What is it that brings us back twice each year, year after year, to the mountains? Not just any mountain, but why to the mountains around Big Bear Lake, California, a place that some benighted souls might dismiss as just another resort town, replete with cheesy souvenir shops (“Stupidiotic” – where one can purchase a DVD rewinder), quaint diners (“Teddy Bear Café”), and a hangout for long-haired L.A. teens seeking winter thrills on snow boards (“Bear Mountain Resort”)?
I can honestly say that I’ve done some of my best writing here, early in the morning, sitting on our back deck while it’s still in the shade, laptop where else but on my lap, sipping coffee from a mug. But writing alone doesn’t begin to explain my strong attachment – and that of my wife, Laurie – to these hills 70 miles to the east of Chavez Ravine. After all, I write for only an hour or so each day while we’re here.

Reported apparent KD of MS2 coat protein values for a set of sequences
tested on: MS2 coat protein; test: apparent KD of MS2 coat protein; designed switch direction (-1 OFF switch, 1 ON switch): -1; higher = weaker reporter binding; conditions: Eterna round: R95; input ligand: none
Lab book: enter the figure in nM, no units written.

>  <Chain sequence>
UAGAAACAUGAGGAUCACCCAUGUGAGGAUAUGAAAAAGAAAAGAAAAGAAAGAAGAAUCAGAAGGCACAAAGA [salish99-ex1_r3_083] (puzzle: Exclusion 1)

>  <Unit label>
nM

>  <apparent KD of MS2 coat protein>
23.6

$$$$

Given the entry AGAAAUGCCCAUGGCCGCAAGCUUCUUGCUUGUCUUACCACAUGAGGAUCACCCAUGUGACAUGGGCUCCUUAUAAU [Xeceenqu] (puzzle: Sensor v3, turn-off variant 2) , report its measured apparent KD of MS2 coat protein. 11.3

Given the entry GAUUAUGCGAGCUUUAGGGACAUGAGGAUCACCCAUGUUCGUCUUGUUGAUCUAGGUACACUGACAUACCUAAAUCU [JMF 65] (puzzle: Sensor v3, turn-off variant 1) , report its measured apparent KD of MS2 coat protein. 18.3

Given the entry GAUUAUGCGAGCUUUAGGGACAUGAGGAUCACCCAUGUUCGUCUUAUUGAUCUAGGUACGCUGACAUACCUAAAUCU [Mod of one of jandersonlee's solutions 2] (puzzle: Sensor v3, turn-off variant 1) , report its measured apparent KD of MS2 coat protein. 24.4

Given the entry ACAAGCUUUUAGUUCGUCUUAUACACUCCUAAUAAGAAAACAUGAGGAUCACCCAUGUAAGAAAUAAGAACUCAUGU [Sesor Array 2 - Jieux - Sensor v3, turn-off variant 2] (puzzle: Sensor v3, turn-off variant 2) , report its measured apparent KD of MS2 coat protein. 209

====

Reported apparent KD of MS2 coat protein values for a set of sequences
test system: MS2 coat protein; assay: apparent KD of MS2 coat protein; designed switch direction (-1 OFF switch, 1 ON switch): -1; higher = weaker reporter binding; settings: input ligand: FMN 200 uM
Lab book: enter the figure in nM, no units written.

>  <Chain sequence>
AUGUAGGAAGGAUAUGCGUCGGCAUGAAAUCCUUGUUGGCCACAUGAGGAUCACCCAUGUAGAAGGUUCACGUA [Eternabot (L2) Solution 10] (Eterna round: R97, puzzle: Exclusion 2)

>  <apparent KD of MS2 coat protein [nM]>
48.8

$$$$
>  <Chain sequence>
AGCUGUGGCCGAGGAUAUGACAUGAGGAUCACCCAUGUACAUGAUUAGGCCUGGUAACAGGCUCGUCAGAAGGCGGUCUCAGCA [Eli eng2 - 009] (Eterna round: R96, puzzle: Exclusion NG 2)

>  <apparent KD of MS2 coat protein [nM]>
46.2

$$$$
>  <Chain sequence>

It must be the thin air, which forces one’s lungs to work harder, galvanizing inner energy. It must be the inevitable sunlight and pure blue sky, the tall pines playing catch with the warm rays and hiding flower-bordered paths in deep shadow. It must be the trails that lift us 1000 feet or more to the surrounding peaks. And it must be our cabin, fondly called “Pine Cone Lodge” for commercial reasons, where our family can enjoy simply being together, cooking dinners, playing pool and Scrabble, and painting deck furniture and Berger Bear, the massive carving that guards our front door, to protect them from the weather.
It’s all of these things, and it’s the fact that Big Bear Lake is so far away from that other more mundane and yet frenetic life from which we take refuge.